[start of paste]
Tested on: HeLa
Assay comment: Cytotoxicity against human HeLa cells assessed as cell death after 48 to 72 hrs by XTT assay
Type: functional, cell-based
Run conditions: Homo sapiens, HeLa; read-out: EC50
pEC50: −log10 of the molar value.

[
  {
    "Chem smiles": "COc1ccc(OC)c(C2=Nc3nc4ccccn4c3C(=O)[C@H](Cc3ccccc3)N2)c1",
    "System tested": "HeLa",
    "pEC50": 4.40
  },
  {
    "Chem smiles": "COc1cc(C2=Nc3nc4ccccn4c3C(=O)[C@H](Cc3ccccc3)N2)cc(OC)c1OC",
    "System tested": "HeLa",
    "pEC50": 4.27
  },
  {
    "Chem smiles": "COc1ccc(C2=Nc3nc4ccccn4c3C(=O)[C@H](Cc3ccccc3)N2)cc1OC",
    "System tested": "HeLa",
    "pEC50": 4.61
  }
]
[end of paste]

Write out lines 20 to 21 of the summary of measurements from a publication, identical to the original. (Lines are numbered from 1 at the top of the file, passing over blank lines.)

    "pEC50": 4.61
  }